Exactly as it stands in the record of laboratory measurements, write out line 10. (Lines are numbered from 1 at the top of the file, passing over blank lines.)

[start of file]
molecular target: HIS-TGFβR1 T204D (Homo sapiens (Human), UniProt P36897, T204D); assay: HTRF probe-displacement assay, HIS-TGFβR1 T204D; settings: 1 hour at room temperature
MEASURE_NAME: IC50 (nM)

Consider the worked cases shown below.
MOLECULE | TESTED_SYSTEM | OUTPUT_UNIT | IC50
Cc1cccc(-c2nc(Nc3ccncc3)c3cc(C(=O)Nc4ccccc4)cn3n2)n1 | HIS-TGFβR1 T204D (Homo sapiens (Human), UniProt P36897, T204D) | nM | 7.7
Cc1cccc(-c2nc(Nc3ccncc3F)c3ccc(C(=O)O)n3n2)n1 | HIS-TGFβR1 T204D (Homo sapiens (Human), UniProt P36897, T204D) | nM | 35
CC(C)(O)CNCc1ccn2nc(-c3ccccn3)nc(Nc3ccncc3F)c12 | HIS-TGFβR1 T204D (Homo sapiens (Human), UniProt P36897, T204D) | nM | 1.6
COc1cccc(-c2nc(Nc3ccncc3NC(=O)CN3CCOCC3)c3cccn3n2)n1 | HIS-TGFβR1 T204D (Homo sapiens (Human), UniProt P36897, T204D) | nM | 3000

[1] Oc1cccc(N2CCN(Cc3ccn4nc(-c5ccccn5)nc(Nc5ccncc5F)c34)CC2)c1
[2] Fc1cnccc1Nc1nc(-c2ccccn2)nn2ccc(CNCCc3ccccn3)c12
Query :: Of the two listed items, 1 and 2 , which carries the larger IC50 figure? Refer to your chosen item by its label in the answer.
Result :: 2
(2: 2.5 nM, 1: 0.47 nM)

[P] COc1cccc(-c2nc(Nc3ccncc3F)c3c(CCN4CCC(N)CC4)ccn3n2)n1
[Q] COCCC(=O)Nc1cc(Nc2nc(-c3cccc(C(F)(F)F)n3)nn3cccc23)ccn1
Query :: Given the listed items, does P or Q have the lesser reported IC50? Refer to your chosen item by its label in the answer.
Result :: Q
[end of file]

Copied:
[2] Fc1cnccc1Nc1nc(-c2ccccn2)nn2ccc(CNCCc3ccccn3)c12